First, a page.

How to Use Change Management to Turn Technology Failure into Successful Implementation
Change management requires that firms:
1. Get Buy-In Before Purchasing
Include associates, administrative and IT staff, and partners in the decision-making process. Even a simple poll or request for recommendations can make people feel heard, even when their suggestion is not ultimately chosen.
2. Plan a Pilot Program, Roll Out, and Training
Early testing helps to identify gaps in planning and challenge areas. Start rollout with people who are flexible and adaptive, and will tolerate an iterative process. Use these early groups to plan future firm-wide training sessions, reinforcement of training, and talking points to encourage adoption.
3. Identify Change Agents to Maintain Buy-In and Set the Tone
Change agents have the resilience to get through the challenges and adjustments that will be necessary to make change stick. To properly set the tone, change agents should come from a variety of positions, skill levels, and levels of influence within the firm. A concentration of unattainably tech-savvy or politically powerful people will hurt change efforts, because these types of outliers tend to demonstrate difference rather than build a sense of kinship.
4. Make Policy Changes Where Needed
Just like anyone else, lawyers will not embrace an initiative that causes them to earn less money. So, harmonize firm policies before marketing the change initiative. Failure to align incentives and rewards with the technology initiative will sow discontent and condemn it to failure.
5. Create New Workflows
For technology implementations to stick, all efforts must be focused on incorporating the technology into routine and developing a new status quo.
6. Provide Training
People must be taught how to use technology and shown how it fits into workflow. They must experience the benefits, and have opportunities to improve their use. People do not become expert users after a single training course. They must be given opportunities to do more as they discover that more can be done.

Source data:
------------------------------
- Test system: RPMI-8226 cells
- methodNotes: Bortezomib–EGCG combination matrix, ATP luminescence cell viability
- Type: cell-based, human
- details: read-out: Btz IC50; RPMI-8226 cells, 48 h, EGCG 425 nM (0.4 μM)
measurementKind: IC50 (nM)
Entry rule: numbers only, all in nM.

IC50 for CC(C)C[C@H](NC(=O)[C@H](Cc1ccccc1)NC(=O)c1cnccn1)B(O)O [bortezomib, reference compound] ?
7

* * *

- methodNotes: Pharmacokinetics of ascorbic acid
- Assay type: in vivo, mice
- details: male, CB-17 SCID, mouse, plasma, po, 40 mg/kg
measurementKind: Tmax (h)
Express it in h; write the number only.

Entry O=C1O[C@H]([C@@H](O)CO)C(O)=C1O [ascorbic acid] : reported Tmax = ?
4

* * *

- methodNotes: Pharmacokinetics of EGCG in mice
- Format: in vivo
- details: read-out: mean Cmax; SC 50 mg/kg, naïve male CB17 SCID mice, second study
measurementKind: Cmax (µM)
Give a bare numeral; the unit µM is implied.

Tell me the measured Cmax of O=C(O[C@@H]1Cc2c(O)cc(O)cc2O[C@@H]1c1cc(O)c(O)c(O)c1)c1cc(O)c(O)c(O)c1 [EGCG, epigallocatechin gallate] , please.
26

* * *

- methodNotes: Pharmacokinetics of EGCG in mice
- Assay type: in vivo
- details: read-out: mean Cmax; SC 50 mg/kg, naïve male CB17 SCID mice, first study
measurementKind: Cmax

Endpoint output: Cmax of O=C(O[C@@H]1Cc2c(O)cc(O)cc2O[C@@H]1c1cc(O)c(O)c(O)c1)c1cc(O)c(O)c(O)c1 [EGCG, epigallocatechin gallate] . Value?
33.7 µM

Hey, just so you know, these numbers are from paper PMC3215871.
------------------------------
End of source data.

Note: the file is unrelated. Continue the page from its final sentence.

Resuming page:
7. Set Realistic Expectations
Unrealistic and unmet expectations can undermine confidence in, and cut short, a genuinely successful technology initiative. Productivity will not increase overnight, and in fact, may initially dip. People need time to learn and retool. Return on investment will likely be lower than the sales people led you to believe, and not everyone will get on board. Expecting something less than magic or perfection will give the implementation time and opportunity to succeed.
Without applying the principles of change management, technology purchases are reduced to an expensive, poorly-defined statement of goals. In contrast, each change management principle corresponds with a critical step in planning and management. I suspect that the reason that 70% of technology initiatives fail is because there’s no follow through. There’s a lot of fretting over the decision, but not enough thought goes into the implementation. That can change. By adopting change management principles, you can drive successful technology implementations, which means that you can get more value out of your technology investments and provide more value to your clients.
About the Author
Ivy B. Grey is the Vice President of Strategy and Business Development for WordRake. Prior to joining the team, she practiced bankruptcy law for ten years. In 2020, Ivy was recognized as an Influential Woman in Legal Tech by ILTA. She has also been recognized as a Fastcase 50 Honoree and included in the Women of Legal Tech list by the ABA Legal Technology Resource Center. Follow Ivy on Twitter @IvyBGrey or connect with her on LinkedIn.